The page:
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RunNeobook command

Questions about using NeoBook's scripting language

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RunNeobook command

Postby dpayer » Tue Mar 06, 2012 9:53 am

If I were to pass credentials (in the form of variables) from one app to another using the RunNeobook command, I would want to be sure that the sender was the authorized sender and not a hacked version.

Is there a way for the launched app to know which Neobook app initiated the launch with the RunNeobook command?

I know it is possible to tell the launched app the name/location of the app doing the launch with a variable but I don't want someone else to be able to spoof the recipient program.

Could one of the variables transferred to the launched program be the name of the launching app? (I guess this is more of a feature request).

Example: [RecievedRunNeobookFrom] would be set with the path/file info as part of the command. If someone tried to set that with another value, the process would overwrite it with the true value.


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Postby dec » Tue Mar 06, 2012 10:21 am

Hi David,

I think this recent thread might be of your interest. Also, if you want to communicate one NeoBook publication with another (sending messages and getting replies and viceversa), considerer my plugin npMsgs. The refered thread finally end on a new action on my plugin npUtil, which can tell you the parent of a publication, that is, allow you to get the path for the program who launch your publication. npMsgs, on the contrary, allow you to send messages to another NeoBook publication, which can also send replies.

Maybe with any of this possible ways you can get what you wanted. ;)
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Postby dec » Tue Mar 06, 2012 10:26 am

Hi again,

Don't know if am I wrong, but, maybe with the "commandline" you can do it. Since you can pass certain information to the executed publication sending commandline arguments, maybe you can do something with that. Maybe you can, for example, send certain "key" who only you can know. So this difficult another program to do the same.

Certain string sended as an argument that can be decrypted by the target publication, testing if can be considerer valid or not. So what do you thing? :)
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Postby dpayer » Tue Mar 06, 2012 10:54 am

dec wrote:Hi again,

Don't know if am I wrong, but, maybe with the "commandline" you can do it. Since you can pass certain information to the executed publication sending commandline arguments, maybe you can do something with that. Maybe you can, for example, send certain "key" who only you can know. So this difficult another program to do the same.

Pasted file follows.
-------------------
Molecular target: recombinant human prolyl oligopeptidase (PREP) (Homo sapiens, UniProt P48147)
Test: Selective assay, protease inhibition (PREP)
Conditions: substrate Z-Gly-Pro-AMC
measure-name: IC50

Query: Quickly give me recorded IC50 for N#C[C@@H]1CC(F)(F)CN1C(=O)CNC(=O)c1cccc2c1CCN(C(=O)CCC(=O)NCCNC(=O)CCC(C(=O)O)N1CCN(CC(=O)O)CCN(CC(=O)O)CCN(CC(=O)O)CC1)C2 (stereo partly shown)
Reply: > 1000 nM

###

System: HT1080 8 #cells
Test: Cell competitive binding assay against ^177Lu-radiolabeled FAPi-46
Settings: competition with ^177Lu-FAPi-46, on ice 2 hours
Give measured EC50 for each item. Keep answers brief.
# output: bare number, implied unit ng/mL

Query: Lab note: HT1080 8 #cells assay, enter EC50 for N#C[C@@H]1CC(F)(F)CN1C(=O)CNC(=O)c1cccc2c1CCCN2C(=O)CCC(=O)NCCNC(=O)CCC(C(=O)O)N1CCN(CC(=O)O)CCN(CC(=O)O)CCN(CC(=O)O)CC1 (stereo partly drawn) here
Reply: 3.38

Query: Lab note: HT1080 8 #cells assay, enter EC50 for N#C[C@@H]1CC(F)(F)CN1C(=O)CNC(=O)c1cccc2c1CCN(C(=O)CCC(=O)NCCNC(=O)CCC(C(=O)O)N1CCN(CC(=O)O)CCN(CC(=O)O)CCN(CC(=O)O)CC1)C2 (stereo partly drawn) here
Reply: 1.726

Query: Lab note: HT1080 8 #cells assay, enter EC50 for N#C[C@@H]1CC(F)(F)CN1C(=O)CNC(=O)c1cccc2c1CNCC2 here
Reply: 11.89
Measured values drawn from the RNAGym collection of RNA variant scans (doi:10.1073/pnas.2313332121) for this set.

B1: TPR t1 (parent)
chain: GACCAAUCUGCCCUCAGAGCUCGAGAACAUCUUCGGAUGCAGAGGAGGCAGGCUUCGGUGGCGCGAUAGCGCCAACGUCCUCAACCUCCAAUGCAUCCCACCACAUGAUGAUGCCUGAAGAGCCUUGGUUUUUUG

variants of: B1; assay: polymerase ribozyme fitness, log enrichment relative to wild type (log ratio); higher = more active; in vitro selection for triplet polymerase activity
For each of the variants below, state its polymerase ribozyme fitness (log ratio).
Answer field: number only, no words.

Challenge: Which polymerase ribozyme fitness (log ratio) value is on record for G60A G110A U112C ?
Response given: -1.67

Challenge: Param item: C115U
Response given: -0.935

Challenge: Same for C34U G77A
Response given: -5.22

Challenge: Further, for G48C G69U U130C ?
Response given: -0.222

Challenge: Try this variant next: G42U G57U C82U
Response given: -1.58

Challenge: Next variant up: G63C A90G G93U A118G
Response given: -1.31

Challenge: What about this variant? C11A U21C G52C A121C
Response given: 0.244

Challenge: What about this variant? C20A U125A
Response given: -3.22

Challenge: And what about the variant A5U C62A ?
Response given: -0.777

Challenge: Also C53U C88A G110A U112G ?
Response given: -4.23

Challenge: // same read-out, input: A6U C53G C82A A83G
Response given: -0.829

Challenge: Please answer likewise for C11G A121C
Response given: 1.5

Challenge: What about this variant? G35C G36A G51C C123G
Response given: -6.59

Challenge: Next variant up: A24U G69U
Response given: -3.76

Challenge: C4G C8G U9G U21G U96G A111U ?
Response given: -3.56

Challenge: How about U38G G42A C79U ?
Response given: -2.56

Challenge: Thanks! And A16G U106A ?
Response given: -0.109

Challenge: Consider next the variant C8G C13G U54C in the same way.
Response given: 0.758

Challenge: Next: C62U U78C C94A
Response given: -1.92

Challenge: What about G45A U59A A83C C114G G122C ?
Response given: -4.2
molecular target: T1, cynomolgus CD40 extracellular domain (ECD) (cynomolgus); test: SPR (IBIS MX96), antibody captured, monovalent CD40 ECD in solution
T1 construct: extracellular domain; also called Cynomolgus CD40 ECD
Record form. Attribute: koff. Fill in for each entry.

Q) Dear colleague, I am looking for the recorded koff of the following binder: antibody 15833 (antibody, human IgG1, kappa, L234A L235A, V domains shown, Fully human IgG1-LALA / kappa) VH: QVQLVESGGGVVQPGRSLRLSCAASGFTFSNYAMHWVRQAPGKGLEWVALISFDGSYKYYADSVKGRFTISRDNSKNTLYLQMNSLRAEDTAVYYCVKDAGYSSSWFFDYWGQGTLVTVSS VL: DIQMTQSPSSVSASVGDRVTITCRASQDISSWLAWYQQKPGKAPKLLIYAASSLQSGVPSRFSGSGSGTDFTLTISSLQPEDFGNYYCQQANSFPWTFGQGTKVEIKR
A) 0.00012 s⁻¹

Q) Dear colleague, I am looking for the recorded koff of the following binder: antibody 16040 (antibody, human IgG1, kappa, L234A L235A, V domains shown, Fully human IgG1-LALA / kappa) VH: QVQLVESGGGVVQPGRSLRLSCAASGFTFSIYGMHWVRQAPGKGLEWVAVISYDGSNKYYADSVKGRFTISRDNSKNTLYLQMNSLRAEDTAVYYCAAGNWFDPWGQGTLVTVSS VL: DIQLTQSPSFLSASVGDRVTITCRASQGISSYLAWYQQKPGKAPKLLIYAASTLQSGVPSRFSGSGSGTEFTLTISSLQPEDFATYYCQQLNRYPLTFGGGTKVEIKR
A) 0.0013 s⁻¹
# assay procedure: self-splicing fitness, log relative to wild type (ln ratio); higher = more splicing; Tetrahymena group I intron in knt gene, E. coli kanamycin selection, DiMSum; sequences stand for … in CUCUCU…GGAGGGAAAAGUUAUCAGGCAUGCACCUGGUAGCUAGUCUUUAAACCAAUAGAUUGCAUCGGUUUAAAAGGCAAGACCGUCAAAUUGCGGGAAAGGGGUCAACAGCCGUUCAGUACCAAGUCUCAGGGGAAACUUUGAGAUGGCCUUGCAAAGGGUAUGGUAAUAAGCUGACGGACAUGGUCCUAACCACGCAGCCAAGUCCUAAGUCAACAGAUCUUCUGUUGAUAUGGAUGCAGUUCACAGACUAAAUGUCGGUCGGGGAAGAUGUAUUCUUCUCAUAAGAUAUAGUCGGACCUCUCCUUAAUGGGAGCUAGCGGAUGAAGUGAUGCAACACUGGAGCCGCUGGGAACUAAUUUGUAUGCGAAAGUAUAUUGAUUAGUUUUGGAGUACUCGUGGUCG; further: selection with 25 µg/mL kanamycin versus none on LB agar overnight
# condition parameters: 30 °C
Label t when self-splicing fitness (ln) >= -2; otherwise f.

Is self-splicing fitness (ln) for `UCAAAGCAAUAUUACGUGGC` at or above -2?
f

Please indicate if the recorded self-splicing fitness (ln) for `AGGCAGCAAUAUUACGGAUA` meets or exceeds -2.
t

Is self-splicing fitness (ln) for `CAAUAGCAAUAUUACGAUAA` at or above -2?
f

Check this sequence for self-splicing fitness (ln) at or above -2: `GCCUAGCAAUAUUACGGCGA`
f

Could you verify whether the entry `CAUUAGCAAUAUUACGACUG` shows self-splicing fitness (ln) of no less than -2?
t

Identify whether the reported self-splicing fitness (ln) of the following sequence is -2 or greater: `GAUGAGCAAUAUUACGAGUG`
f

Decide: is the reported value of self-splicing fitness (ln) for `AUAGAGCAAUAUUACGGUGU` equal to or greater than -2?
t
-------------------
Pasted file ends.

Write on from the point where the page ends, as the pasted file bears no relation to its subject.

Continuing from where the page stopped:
Certain string sended as an argument that can be decrypted by the target publication, testing if can be considerer valid or not. So what do you thing? :)


Sending information that only you 'should' know is called security by obfuscation (a big word meaning hiding or confusing). Problem is, if you based your security of your app on this point, then if someone found out this one point, they have access to send your app this info via a commandline variable they use which may allow them access to something you don't want them to have.

Example: secret back door to your program only the author should know --> type 'secret' at the xyz position and you can edit a file that contains the data of that customer.

Enemy #1 finds this out (everything gets posted to the internet, of course!) and then they see how they can change data on your system.

I will look into your Msgs plugin to see if this may be helpful.

Thanks for your input.

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Postby dec » Tue Mar 06, 2012 11:00 am

Hi,

I think is not easy to the enemy to discover what you does on the commandline, since you can send encrypted information, for example, which can be only decrypted by your publication. Of course, if the enemy discover your password... anyway, if you think this cannot work, I have no more to say, because at the least you know better than me what you need. ;)
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Re: RunNeobook command

Postby rcohen » Mon Dec 10, 2012 8:46 am

I know this is an old thread, but in the name of "The Archives" ...

here's another (modified) method I use for security that could perhaps help "lock you down"

Upon start up (of the mother ship) place an encrypted file named something like xxx.dll on the system someplace. If you were placing this by hand (or one time) you might try to place it into system folders, but with Win7 and forward security, location would have to be experimented with. But anyway, you place the "dongle file" in a hidden location as permitted. This file will also have to be deleted when the (mother ship) controlling software shuts down.

In the software you're protecting against spoof execution, simply check for the presence of this "dongle file" and if you really wanna be paranoid, then DEcrypt it's contents and compare JUST TO BE SURE.

I use variations of "digital dongles" for a few of my projects.

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